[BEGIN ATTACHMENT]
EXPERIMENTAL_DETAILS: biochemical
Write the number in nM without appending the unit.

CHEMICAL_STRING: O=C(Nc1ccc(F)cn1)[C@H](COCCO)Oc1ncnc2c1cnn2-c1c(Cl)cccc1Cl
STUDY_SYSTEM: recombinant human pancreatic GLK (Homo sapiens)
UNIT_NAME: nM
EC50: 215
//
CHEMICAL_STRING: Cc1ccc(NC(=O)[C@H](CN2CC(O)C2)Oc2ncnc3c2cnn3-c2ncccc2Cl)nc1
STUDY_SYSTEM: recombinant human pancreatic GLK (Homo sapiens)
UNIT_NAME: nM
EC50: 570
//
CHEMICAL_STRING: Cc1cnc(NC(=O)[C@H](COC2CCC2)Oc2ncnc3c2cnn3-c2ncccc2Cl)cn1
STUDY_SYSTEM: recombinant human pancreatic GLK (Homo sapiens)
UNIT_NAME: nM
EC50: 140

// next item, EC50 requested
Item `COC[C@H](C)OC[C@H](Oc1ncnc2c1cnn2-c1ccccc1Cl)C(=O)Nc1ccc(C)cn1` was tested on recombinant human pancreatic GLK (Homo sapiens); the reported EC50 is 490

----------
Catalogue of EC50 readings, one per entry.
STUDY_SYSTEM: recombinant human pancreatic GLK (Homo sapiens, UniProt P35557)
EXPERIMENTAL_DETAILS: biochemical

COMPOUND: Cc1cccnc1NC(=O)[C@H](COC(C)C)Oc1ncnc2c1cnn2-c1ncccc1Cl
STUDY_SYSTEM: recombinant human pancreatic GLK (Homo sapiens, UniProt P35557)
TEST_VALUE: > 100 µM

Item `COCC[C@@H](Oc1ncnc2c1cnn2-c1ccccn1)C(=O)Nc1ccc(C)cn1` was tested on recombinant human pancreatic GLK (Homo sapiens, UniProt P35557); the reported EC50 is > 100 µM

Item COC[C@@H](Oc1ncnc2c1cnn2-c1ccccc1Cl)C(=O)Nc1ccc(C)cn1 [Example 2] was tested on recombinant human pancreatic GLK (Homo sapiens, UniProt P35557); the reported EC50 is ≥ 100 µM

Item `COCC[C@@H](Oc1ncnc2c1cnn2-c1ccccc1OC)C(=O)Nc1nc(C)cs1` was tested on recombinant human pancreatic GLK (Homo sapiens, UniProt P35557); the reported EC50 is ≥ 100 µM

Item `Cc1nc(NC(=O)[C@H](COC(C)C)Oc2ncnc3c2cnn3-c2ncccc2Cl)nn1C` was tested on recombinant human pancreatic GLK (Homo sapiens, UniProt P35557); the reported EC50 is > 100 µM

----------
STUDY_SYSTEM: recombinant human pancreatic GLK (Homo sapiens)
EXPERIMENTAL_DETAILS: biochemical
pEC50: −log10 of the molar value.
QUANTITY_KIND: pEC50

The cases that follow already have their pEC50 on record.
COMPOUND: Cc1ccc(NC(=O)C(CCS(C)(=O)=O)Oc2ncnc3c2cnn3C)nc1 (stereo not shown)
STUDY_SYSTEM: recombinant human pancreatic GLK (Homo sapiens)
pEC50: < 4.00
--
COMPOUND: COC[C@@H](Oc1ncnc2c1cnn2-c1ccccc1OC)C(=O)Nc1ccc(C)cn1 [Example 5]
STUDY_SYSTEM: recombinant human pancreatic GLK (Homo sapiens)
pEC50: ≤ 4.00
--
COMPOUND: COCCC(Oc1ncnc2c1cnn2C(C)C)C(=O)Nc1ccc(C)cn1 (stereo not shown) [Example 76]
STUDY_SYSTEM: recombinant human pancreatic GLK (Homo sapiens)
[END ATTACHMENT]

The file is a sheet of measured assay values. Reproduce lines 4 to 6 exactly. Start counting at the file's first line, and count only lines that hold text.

STUDY_SYSTEM: recombinant human pancreatic GLK (Homo sapiens)
UNIT_NAME: nM
EC50: 215